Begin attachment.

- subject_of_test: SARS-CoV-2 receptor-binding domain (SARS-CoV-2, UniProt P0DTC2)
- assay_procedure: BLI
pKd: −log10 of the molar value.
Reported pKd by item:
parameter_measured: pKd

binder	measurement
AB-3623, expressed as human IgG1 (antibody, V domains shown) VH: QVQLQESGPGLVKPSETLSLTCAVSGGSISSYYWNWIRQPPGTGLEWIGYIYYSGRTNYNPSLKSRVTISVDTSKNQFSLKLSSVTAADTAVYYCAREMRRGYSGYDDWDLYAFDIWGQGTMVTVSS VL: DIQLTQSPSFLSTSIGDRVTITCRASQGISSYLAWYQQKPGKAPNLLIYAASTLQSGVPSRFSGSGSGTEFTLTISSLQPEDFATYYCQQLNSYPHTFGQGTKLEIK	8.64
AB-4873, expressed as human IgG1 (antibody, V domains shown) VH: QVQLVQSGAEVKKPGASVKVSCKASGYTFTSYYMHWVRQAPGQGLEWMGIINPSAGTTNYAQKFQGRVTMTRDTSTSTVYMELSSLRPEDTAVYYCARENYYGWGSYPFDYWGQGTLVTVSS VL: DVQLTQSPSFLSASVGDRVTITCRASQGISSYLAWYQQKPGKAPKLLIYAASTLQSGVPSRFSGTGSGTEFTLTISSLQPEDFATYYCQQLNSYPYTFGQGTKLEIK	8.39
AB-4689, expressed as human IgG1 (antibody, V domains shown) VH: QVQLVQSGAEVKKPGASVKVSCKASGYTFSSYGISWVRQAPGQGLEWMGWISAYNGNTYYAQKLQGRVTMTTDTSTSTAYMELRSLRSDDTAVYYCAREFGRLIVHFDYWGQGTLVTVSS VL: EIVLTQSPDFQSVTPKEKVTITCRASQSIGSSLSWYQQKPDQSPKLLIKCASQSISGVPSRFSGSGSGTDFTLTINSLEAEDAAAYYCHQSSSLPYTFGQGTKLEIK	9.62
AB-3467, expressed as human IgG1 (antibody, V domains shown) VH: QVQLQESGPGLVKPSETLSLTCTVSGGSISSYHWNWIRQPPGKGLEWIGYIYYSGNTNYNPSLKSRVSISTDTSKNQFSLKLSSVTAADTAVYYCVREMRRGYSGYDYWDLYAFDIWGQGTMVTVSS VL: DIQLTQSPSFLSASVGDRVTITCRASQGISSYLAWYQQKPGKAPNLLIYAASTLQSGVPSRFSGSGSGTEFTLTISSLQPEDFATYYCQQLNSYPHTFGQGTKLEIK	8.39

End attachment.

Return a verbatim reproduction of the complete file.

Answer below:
- subject_of_test: SARS-CoV-2 receptor-binding domain (SARS-CoV-2, UniProt P0DTC2)
- assay_procedure: BLI
pKd: −log10 of the molar value.
Reported pKd by item:
parameter_measured: pKd

binder	measurement
AB-3623, expressed as human IgG1 (antibody, V domains shown) VH: QVQLQESGPGLVKPSETLSLTCAVSGGSISSYYWNWIRQPPGTGLEWIGYIYYSGRTNYNPSLKSRVTISVDTSKNQFSLKLSSVTAADTAVYYCAREMRRGYSGYDDWDLYAFDIWGQGTMVTVSS VL: DIQLTQSPSFLSTSIGDRVTITCRASQGISSYLAWYQQKPGKAPNLLIYAASTLQSGVPSRFSGSGSGTEFTLTISSLQPEDFATYYCQQLNSYPHTFGQGTKLEIK	8.64
AB-4873, expressed as human IgG1 (antibody, V domains shown) VH: QVQLVQSGAEVKKPGASVKVSCKASGYTFTSYYMHWVRQAPGQGLEWMGIINPSAGTTNYAQKFQGRVTMTRDTSTSTVYMELSSLRPEDTAVYYCARENYYGWGSYPFDYWGQGTLVTVSS VL: DVQLTQSPSFLSASVGDRVTITCRASQGISSYLAWYQQKPGKAPKLLIYAASTLQSGVPSRFSGTGSGTEFTLTISSLQPEDFATYYCQQLNSYPYTFGQGTKLEIK	8.39
AB-4689, expressed as human IgG1 (antibody, V domains shown) VH: QVQLVQSGAEVKKPGASVKVSCKASGYTFSSYGISWVRQAPGQGLEWMGWISAYNGNTYYAQKLQGRVTMTTDTSTSTAYMELRSLRSDDTAVYYCAREFGRLIVHFDYWGQGTLVTVSS VL: EIVLTQSPDFQSVTPKEKVTITCRASQSIGSSLSWYQQKPDQSPKLLIKCASQSISGVPSRFSGSGSGTDFTLTINSLEAEDAAAYYCHQSSSLPYTFGQGTKLEIK	9.62
AB-3467, expressed as human IgG1 (antibody, V domains shown) VH: QVQLQESGPGLVKPSETLSLTCTVSGGSISSYHWNWIRQPPGKGLEWIGYIYYSGNTNYNPSLKSRVSISTDTSKNQFSLKLSSVTAADTAVYYCVREMRRGYSGYDYWDLYAFDIWGQGTMVTVSS VL: DIQLTQSPSFLSASVGDRVTITCRASQGISSYLAWYQQKPGKAPNLLIYAASTLQSGVPSRFSGSGSGTEFTLTISSLQPEDFATYYCQQLNSYPHTFGQGTKLEIK	8.39